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Cities, counties ask Big Pharma to limit opioids production

In Cleveland, last week more than 125 attorneys packed into a federal courtroom to begin the process of hammering out a global opioid settlement.

The group included representatives from the country's largest opioid manufacturers and distributors as well as lawyers for over 200 cities and counties who are suing them. The local governments are seeking damages from the drug companies that they say caused the opioid epidemic. Also in the room were representatives from various state attorneys general offices who are suing and negotiating with the companies.

Speaking to federal district Judge Daniel Polster, lawyers for the counties and cities proposed that ultra-high-dosage opioids be permanently taken off the market, CBS News has learned. The products have long been criticized by public health experts.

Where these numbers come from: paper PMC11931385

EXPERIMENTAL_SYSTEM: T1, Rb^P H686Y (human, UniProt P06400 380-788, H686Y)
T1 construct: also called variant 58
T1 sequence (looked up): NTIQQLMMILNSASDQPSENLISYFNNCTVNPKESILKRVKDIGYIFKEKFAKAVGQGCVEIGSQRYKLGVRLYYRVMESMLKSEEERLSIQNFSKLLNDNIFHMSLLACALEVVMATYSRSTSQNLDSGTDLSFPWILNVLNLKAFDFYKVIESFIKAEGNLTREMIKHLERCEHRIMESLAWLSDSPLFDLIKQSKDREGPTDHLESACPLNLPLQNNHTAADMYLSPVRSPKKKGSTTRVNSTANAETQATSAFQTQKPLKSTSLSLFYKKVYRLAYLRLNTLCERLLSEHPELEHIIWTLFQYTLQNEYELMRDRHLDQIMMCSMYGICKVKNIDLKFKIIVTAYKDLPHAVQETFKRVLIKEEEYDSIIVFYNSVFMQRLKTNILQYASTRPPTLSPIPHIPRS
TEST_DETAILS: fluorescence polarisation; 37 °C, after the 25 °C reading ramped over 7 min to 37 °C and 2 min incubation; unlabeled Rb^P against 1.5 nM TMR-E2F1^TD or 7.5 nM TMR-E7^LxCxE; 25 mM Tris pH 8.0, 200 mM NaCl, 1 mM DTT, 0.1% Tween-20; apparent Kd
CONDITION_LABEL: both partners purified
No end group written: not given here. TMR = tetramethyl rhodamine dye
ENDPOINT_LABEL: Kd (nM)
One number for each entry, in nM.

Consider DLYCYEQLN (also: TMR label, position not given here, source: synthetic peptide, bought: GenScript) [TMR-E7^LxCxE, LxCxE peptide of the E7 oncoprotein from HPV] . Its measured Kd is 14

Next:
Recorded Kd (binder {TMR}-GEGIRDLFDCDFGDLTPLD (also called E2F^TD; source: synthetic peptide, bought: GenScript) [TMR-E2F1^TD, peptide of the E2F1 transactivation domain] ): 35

One of the ultra-high-dosage products made by drugmaker Purdue Pharma is often prescribed to patients as a pill to be taken both morning and night for a total of 160 mg of OxyContin per day. The Centers for Disease Control and Prevention (CDC) recommends doctors should avoid giving patients more than 90 milligrams per day.

Purdue Pharma did not respond to a request for comment about the meeting.

In court documents, Polster called the first meeting "productive" and noted that the next meeting will be on March 6, 2018 in Cleveland. Multiple states are still pursuing lawsuits against the companies and their participation in the settlement talks is voluntary.

According to preliminary numbers from the CDC, the number of deaths from opioids from June 2016 to June 2017 totaled 66,817, an increase of 16 percent.